Putting Turkmenistan under the spotlight

New research highlights the protracted economic and human rights crisis in this Central Asian state - and warns western institutions off trade promotion.

Adam Hug
26 July 2019, 12.01am
President of Turkmenistan Gurbanguly Berdymukhamedov
Source: turkmenistan.gov.tm

Turkmenistan is a country that doesn’t often receive much international attention, beyond the occasional article about the eccentricities of its leaders past and present or the vast size of its gas reserves. Yet, as new research by the Foreign Policy Centre shows, when it is exposed to greater scrutiny it becomes clear that it is a country facing a sustained economic and human rights crisis.

The economy has seen over a significant decline over the last four years due to falling gas revenues and a lack of hard currency, but in the last two years this has also combined with failed harvests, leaving the population facing widespread food shortages – rationing of bread, flour and other essentials in the official state shops that were once subsidised – and spiralling prices in the black market.

This economic crisis has in turn led to the regime’s repression of its people becoming ever tighter and the personality cult of President Gurbanguly Berdymukhamedov becoming ever more grandiose, taking standard Central Asian authoritarian practices to the most extreme extent possible. Turkmenistan’s massive human rights abuses have seen it ranked as worst in the world by the Reporters without Borders World Press Freedom Index, at the bottom of the Freedom House rankings and placing 161st out of 180 in the Transparency International rankings.

Turkmenistan uses forced labour on a massive scale, with public sector workers required to help bring in the cotton harvests. Failed harvests for grain have been matched by failed harvests for cotton, pushing even more people into the cotton fields to desperately try and meet delusional quotas that are passed down from the President.

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The Prove they Are Alive campaign has documented at least 121 known cases where prisoners, including many rights activists, in Turkmenistan’s squalid, abuse-ridden prison system have ‘disappeared’. They have not been allowed to see their families for years, with no information provided about their condition or if they are even still alive.

The regime has carried out widespread crackdowns on independent journalists, human rights activists and independent NGOS. With independent voices limited to a handful of exiled websites such as Turkmen News, the Chronicles of Turkmenistan and RFE/RL’s Turkmen service Azatlyk, getting accurate news out of the country can be a challenge, as was shown by the unsubstantiated rumours over the weekend of 20th-21st July 2019 that swept the internet claiming that the President had died.

Home demolition for vanity projects such as the 2017 Asian Indoor and Martial Arts Games left many homeless with little or no compensation. Women have faced ad-hoc efforts from officials to prevent them from driving, buying cigarettes or wearing non-traditional dress at work. Religious minorities face persecution while state control of religion tightly restricts and side-lines mainstream worship. Sex between men remains illegal and LGBTQ Turkmen face persecution and forced medical examinations. The Government also attempts to stop people leaving Turkmenistan, and puts pressure on their families to return.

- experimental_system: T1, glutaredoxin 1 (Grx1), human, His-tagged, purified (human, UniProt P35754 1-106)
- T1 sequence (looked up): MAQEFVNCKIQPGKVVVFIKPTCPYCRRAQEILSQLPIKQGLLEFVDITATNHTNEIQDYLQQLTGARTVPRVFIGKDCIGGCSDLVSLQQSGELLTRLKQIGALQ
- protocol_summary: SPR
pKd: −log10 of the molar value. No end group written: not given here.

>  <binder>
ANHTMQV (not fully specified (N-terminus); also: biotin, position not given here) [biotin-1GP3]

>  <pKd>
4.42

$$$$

Despite the abuse meted out by the regime to its citizens, the international community has often seemed more interested in the economic opportunities on offer in Turkmenistan

However, despite the abuse meted out by the regime to its citizens, the international community has often seemed more interested in the economic opportunities on offer in Turkmenistan, notably from those gas reserves. However in addition to the current economic crises there are major structural problems.

In many ways Turkmenistan is a "Potemkin economy", with marble facades, respectable official GDP figures and a tightly controlled state run sector masking huge structural challenges and a chaotic black economy. Investor risks include: the whims of the President leading to arbitrary behaviour by a sclerotic bureaucracy; a high risk of non-payment for goods or services; endemic corruption; insecurity of legal title or contracts; the lack of rule of law and independent judiciary; as well as of course the reputational risks from being associated with such severe human rights abuses.

While Turkmenistan’s isolation means it has often been seen as immune to international influence, the current chaos does leave some, albeit limited, opportunities to create pressure for change. For example pressure can be built, as it was with some success in neighbouring Uzbekistan, to move to end the use of forced labour through pressure on cotton supply chains. The European Bank for Reconstruction and Development can be encouraged to hold off on expanding lending to Turkmenistan in the absence of progress on human rights. Western countries such as the UK should be made to think again about prioritising trade promotion given the lack of reform that threatens both Turkmenistan’s citizens and international investors.

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